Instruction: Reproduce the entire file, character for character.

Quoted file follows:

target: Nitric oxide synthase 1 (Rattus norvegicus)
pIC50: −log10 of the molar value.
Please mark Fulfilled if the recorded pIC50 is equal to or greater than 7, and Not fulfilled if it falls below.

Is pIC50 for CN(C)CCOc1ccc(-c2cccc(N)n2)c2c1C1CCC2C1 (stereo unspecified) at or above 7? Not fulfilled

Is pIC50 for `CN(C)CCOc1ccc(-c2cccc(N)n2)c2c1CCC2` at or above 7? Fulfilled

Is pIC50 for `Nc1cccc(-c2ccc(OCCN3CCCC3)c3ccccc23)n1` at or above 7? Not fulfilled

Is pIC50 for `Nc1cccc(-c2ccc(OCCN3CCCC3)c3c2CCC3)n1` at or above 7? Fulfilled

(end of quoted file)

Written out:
target: Nitric oxide synthase 1 (Rattus norvegicus)
pIC50: −log10 of the molar value.
Please mark Fulfilled if the recorded pIC50 is equal to or greater than 7, and Not fulfilled if it falls below.

Is pIC50 for CN(C)CCOc1ccc(-c2cccc(N)n2)c2c1C1CCC2C1 (stereo unspecified) at or above 7? Not fulfilled

Is pIC50 for `CN(C)CCOc1ccc(-c2cccc(N)n2)c2c1CCC2` at or above 7? Fulfilled

Is pIC50 for `Nc1cccc(-c2ccc(OCCN3CCCC3)c3ccccc23)n1` at or above 7? Not fulfilled

Is pIC50 for `Nc1cccc(-c2ccc(OCCN3CCCC3)c3c2CCC3)n1` at or above 7? Fulfilled